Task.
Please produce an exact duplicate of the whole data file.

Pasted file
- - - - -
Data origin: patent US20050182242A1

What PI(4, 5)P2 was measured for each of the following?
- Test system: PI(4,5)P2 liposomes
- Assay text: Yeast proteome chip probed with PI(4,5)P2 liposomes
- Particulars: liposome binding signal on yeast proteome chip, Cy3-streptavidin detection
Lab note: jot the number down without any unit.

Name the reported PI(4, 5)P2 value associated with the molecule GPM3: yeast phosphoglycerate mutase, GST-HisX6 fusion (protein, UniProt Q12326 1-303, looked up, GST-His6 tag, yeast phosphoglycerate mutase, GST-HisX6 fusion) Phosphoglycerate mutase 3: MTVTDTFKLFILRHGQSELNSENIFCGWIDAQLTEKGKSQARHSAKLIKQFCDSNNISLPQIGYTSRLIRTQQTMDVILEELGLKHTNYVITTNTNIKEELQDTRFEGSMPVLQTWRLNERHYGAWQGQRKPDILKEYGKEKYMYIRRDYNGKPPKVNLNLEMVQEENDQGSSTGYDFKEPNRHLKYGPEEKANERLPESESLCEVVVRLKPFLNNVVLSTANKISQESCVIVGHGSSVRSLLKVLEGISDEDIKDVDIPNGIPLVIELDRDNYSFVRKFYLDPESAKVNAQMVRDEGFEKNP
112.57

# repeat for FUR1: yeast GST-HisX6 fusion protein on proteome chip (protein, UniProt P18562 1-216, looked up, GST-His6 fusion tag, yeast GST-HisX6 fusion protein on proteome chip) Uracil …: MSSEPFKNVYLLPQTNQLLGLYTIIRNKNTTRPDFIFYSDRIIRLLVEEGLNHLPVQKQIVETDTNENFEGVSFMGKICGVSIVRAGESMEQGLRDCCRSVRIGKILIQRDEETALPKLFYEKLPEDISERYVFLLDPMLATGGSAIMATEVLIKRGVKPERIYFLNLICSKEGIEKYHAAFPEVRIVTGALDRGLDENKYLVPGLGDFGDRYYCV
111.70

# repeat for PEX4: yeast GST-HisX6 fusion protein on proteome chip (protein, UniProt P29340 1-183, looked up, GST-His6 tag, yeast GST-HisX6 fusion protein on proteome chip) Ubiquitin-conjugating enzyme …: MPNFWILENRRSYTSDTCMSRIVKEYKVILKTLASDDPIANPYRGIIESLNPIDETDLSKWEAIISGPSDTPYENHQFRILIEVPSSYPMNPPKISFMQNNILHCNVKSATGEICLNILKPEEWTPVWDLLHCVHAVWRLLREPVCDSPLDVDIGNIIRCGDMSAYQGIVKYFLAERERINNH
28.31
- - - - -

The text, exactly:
Data origin: patent US20050182242A1

What PI(4, 5)P2 was measured for each of the following?
- Test system: PI(4,5)P2 liposomes
- Assay text: Yeast proteome chip probed with PI(4,5)P2 liposomes
- Particulars: liposome binding signal on yeast proteome chip, Cy3-streptavidin detection
Lab note: jot the number down without any unit.

Name the reported PI(4, 5)P2 value associated with the molecule GPM3: yeast phosphoglycerate mutase, GST-HisX6 fusion (protein, UniProt Q12326 1-303, looked up, GST-His6 tag, yeast phosphoglycerate mutase, GST-HisX6 fusion) Phosphoglycerate mutase 3: MTVTDTFKLFILRHGQSELNSENIFCGWIDAQLTEKGKSQARHSAKLIKQFCDSNNISLPQIGYTSRLIRTQQTMDVILEELGLKHTNYVITTNTNIKEELQDTRFEGSMPVLQTWRLNERHYGAWQGQRKPDILKEYGKEKYMYIRRDYNGKPPKVNLNLEMVQEENDQGSSTGYDFKEPNRHLKYGPEEKANERLPESESLCEVVVRLKPFLNNVVLSTANKISQESCVIVGHGSSVRSLLKVLEGISDEDIKDVDIPNGIPLVIELDRDNYSFVRKFYLDPESAKVNAQMVRDEGFEKNP
112.57

# repeat for FUR1: yeast GST-HisX6 fusion protein on proteome chip (protein, UniProt P18562 1-216, looked up, GST-His6 fusion tag, yeast GST-HisX6 fusion protein on proteome chip) Uracil …: MSSEPFKNVYLLPQTNQLLGLYTIIRNKNTTRPDFIFYSDRIIRLLVEEGLNHLPVQKQIVETDTNENFEGVSFMGKICGVSIVRAGESMEQGLRDCCRSVRIGKILIQRDEETALPKLFYEKLPEDISERYVFLLDPMLATGGSAIMATEVLIKRGVKPERIYFLNLICSKEGIEKYHAAFPEVRIVTGALDRGLDENKYLVPGLGDFGDRYYCV
111.70

# repeat for PEX4: yeast GST-HisX6 fusion protein on proteome chip (protein, UniProt P29340 1-183, looked up, GST-His6 tag, yeast GST-HisX6 fusion protein on proteome chip) Ubiquitin-conjugating enzyme …: MPNFWILENRRSYTSDTCMSRIVKEYKVILKTLASDDPIANPYRGIIESLNPIDETDLSKWEAIISGPSDTPYENHQFRILIEVPSSYPMNPPKISFMQNNILHCNVKSATGEICLNILKPEEWTPVWDLLHCVHAVWRLLREPVCDSPLDVDIGNIIRCGDMSAYQGIVKYFLAERERINNH
28.31